The Party Problem

Problem: At any party of 1000 people, must there always exist two people at the party who have the same number of friends at the party? For the sake of this problem, one cannot be friends with oneself, and friendship is bidirectional.

Solution: This must always happen. Suppose to the contrary, that every person at the party has a different number of friends at the party. The minimum number of friends one could have is 0, while 999 is the maximum. Thus, we have 1000 different numbers to pick from, and 1000 people to assign numbers, where no two people have the same number. So somebody at the party, say Bill, has no friends at the party, while another, say Julie, is friends with everybody. But this means Julie is friends with Bill, which is a contradiction, because Bill has no friends.

The same method obviously works for any party of size n \geq 2.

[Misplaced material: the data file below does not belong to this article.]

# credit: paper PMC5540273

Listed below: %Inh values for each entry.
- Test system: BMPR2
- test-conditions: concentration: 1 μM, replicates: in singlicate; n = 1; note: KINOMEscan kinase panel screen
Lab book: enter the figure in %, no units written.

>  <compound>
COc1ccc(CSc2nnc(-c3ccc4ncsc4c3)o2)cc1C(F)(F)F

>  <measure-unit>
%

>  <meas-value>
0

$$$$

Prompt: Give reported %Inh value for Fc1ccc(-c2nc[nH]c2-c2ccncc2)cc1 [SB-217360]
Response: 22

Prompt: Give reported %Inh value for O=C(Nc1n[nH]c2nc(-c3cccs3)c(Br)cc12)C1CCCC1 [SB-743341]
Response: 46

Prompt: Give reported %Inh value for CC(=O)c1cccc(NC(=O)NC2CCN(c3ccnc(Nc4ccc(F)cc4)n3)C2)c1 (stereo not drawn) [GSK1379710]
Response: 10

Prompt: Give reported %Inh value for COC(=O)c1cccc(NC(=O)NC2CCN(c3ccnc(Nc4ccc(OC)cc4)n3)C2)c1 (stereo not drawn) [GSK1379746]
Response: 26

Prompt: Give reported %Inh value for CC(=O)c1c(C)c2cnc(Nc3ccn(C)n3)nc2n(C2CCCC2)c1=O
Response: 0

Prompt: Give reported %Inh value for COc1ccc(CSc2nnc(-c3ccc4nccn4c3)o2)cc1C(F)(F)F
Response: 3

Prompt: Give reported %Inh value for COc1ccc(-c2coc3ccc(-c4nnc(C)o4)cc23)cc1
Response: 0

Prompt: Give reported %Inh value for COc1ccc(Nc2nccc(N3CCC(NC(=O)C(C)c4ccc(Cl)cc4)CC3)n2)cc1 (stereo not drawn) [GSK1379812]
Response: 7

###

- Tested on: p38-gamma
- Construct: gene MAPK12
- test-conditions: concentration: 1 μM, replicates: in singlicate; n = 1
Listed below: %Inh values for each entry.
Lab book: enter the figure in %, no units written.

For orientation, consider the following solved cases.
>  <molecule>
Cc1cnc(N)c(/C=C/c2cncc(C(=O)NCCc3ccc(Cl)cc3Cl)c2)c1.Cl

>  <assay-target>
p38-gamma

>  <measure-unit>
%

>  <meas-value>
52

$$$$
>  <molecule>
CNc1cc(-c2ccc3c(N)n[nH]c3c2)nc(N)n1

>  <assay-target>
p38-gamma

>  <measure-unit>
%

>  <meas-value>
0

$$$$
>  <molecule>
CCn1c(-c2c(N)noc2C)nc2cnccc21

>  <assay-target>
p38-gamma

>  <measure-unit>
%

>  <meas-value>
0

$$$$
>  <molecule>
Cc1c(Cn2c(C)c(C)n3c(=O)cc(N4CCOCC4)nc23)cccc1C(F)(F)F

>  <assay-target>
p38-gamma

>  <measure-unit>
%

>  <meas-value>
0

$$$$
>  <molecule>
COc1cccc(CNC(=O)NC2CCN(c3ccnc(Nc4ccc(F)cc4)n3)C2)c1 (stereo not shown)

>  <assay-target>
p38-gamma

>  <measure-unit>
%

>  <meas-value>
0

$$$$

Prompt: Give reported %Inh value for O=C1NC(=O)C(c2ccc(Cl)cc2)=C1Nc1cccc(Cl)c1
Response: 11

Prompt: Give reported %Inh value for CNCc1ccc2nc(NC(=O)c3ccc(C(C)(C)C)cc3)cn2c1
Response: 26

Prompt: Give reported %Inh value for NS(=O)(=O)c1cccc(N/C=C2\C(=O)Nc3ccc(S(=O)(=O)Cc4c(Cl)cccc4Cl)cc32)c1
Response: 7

3 thoughts on “The Party Problem

  1. Pingback: P vs. NP, A Primer (And a Proof Written in Racket) | Math ∩ Programming

  2. What if nobody at the party knows each other, and just turned up due to a public advertisement? Then each person can have an arbitrary number of friends right?

    • The proof still holds. And if nobody knows each other, then everybody has zero friends, so there are two people who have zero friends. The point is that we only count friends who are at the party.

      The only way it can be arbitrary is if the concept of friendship is directed.

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